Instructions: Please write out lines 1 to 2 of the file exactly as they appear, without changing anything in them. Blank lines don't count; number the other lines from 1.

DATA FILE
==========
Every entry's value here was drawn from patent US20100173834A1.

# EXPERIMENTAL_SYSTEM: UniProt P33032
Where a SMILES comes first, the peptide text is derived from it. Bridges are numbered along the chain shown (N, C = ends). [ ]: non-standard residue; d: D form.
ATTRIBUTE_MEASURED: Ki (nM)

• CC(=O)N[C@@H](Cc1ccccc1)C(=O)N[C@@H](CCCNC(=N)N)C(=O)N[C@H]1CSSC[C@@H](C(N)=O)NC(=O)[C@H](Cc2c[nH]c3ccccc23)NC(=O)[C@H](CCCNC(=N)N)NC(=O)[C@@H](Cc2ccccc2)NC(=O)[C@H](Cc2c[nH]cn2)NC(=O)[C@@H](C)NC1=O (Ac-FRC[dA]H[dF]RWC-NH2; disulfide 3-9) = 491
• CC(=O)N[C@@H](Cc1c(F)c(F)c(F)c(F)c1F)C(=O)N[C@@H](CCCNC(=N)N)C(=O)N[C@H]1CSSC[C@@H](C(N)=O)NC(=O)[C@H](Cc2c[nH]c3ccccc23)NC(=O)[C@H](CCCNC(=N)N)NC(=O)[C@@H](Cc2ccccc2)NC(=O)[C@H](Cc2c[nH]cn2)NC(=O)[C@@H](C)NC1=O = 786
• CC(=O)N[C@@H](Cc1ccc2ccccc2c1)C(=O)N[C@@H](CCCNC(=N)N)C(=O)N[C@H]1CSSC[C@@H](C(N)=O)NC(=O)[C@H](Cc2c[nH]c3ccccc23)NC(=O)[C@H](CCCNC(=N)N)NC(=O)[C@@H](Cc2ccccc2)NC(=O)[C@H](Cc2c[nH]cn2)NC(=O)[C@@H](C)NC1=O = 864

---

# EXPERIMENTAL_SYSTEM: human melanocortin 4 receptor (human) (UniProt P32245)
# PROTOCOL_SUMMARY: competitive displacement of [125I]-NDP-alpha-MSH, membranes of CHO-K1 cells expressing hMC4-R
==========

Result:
Every entry's value here was drawn from patent US20100173834A1.

# EXPERIMENTAL_SYSTEM: UniProt P33032